Provincial Registration

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PROVINCIALLY REGISTERING COMPANY

When your federal company seeks to engage in business in any province, it is quite possible that your company will need to be extra-provincially registered in that particular province if it wishes to legally conduct business in that province, together with undertaking other appropriate licensing and registrations (for contrary to what you may think, federal incorporation does not automatically entitle you to engage in business throughout, quite the opposite, as it requires you to separately register to conduct business in each and every business in which it wishes to conduct business). The determination as to whether your corporation is required to register with a province's regulatory authorities is dependent upon the specifics of your business' operations and engagement in the local province, such that you should be consulting knowledgeable legal counsel to ascertain your legal responsibilities when you are looking to engage in business in any province.

Registering your company can be particularly important in various industries, where bidding and attaining contracts makes extra-provincial registration a pre-requisite. Nevertheless, even where there isn't an overt demand that your company be registered, this doesn't necessarily preclude your company from being registered, as your failure to register could well place your business in violation of provincial laws and subject to fines and other punishment. As such, extra-provincial registration must be properly pursued when looking to undertake business in any province.

So if you are looking to undertake your business in any province through your corporation, including your home province, contact Neufeld Legal P.C. with respect to extra-provincial registration at 416-887-9702 (Toronto office) / 403-400-4092 (Calgary office) or via email at Chris@NeufeldLegal.com.

The basis for extra-provincially registering a federal company arises from the applicable provincial Business Corporations Act, as seen from this extract of the British Columbia Business Corporations Act:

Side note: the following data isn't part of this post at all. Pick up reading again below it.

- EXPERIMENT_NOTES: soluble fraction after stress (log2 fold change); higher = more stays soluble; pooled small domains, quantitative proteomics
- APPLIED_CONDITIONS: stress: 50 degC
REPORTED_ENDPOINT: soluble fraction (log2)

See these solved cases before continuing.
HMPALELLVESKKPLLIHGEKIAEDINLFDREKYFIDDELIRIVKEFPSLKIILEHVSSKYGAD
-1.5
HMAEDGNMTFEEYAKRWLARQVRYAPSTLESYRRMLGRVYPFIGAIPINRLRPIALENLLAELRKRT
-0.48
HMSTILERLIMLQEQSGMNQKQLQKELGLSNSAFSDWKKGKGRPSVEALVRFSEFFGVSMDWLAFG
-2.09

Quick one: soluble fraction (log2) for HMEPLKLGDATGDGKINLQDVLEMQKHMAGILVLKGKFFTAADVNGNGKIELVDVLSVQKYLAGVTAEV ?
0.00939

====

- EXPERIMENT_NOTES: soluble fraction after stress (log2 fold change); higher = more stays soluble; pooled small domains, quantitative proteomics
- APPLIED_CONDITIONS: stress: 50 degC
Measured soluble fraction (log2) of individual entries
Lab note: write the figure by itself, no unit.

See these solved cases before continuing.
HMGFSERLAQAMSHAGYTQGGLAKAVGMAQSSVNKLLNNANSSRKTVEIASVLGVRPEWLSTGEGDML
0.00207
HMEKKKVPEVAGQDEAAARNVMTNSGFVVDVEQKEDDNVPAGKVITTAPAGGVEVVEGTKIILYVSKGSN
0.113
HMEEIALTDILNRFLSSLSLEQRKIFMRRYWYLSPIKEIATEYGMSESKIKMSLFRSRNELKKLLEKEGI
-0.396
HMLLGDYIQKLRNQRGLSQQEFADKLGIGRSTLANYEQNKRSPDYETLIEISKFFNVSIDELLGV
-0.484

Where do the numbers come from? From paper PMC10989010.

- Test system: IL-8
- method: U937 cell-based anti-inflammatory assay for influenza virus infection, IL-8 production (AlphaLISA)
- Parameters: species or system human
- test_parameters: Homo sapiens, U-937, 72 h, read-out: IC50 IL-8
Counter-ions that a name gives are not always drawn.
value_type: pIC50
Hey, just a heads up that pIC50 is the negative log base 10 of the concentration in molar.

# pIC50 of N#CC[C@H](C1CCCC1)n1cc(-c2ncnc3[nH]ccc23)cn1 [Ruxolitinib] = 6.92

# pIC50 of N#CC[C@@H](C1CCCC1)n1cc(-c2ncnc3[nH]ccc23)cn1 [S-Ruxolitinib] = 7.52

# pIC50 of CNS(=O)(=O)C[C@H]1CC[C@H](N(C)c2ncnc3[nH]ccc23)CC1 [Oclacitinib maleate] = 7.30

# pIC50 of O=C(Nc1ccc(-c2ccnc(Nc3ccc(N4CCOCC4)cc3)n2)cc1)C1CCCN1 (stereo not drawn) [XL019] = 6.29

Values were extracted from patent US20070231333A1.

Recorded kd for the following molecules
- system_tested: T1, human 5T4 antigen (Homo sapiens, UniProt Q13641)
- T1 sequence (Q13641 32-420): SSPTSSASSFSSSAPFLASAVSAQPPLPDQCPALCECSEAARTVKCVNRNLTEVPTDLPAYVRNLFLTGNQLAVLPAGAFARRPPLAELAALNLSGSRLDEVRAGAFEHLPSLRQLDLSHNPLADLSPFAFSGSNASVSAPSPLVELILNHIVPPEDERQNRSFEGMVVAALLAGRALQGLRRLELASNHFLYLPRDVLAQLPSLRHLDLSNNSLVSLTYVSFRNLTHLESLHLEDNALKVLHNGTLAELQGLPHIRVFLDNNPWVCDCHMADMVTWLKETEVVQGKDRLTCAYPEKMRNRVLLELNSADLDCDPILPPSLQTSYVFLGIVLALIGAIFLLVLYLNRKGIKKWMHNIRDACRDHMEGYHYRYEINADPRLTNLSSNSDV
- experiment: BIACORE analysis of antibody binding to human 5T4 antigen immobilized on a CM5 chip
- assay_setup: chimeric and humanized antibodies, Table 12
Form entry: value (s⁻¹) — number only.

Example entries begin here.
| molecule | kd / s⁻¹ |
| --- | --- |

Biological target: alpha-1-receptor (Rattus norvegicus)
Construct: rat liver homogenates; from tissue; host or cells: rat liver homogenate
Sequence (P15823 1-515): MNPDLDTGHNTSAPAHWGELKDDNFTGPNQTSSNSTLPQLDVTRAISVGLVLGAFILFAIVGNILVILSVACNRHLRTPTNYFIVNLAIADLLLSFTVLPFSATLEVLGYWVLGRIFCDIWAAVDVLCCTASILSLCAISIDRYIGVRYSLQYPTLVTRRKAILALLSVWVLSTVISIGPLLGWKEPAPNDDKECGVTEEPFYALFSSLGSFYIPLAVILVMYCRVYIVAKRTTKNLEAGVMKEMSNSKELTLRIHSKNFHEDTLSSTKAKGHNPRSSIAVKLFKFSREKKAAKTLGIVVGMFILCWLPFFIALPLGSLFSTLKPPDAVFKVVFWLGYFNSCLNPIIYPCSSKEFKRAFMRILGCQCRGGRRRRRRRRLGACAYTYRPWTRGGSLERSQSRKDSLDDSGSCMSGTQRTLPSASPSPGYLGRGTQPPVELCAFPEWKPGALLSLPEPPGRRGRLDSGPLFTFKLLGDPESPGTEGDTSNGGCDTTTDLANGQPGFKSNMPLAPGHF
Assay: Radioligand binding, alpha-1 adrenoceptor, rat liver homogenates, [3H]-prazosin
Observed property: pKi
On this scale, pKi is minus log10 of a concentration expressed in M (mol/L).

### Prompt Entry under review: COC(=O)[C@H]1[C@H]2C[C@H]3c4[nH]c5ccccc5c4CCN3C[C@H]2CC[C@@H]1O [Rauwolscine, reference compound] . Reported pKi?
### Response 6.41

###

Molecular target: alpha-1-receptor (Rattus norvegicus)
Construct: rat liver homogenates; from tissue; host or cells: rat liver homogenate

"Foreign entities required to be registered
375 (1) A foreign entity must register as an extraprovincial company in accordance with this Act within 2 months after the foreign entity begins to carry on business in British Columbia.
(2) For the purposes of this Act and subject to subsection (3), a foreign entity is deemed to carry on business in British Columbia if
(a) its name, or any name under which it carries on business, is listed in a telephone directory
(i) for any part of British Columbia, and
(ii) in which an address or telephone number in British Columbia is given for the foreign entity,
(b) its name, or any name under which it carries on business, appears or is announced in any advertisement in which an address or telephone number in British Columbia is given for the foreign entity,
(c) it has, in British Columbia,
(i) a resident agent, or
(ii) a warehouse, office or place of business, or
(d) it otherwise carries on business in British Columbia."
Whereas the applicable provincial Business Corporation Act is the starting point for a federal company to become extra-provincially registered, the process of extraprovincial registration and managing the company onwards, really requires that you engage the appropriate legal counsel and tackling the specifics of the situation (with full disclosure being paramount).

As with any legal undertaking, there are significant challenges associated with incorporation, such that simply taking the cheapest and simplest approach increases your vulnerability to mistakes and adverse consequences, such that specific legal advice becomes a very smart investment. For more information about our business law practice and to review our professional standards of legal practice, disclaimer and privacy policy, visit the main website of Neufeld Legal P.C. (144 4th Avenue SW, Suite 1600, Calgary, Alberta) at www.NeufeldLegal.com. For a more extensive analysis of legal matters pertaining to incorporations, visit our primary website on the topic - www.lawyerincorporation.com. Disclaimer. Privacy. Cookies.© 2012.